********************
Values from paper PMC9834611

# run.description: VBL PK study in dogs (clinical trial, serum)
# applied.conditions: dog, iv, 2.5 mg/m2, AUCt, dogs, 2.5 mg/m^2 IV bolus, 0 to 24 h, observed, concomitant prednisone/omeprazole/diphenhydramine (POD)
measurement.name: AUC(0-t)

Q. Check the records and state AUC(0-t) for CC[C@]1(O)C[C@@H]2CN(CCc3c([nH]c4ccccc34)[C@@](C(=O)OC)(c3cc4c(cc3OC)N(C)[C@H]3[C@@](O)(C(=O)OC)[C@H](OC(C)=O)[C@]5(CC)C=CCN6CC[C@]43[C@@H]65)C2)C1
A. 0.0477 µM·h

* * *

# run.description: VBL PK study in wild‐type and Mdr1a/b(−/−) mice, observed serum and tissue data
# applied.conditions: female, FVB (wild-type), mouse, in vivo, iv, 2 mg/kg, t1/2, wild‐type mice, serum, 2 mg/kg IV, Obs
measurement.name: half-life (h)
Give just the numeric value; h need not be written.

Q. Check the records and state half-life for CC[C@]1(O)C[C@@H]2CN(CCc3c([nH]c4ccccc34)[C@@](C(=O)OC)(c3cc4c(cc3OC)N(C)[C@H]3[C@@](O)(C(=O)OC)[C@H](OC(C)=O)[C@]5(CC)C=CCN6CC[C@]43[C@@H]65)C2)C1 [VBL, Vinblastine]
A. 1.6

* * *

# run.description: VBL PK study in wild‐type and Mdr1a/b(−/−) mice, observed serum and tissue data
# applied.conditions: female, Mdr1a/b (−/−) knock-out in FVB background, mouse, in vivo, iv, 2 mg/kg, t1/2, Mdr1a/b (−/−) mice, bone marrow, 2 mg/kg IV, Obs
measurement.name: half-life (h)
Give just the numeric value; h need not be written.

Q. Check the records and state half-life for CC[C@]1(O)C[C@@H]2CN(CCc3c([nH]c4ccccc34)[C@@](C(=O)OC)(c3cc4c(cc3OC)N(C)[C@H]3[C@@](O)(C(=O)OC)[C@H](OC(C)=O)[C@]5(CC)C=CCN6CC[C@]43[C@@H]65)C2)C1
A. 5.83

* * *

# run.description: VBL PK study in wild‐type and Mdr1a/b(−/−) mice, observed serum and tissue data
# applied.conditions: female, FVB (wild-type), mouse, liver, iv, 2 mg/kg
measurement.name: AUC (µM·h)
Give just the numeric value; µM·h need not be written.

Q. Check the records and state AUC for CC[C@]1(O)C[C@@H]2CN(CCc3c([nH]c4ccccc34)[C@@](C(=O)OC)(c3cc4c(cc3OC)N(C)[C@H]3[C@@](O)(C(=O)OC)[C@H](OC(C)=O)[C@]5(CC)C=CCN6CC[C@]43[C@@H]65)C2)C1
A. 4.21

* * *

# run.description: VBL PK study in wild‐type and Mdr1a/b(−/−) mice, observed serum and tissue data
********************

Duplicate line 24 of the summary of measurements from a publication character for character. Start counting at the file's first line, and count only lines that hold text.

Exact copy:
measurement.name: AUC (µM·h)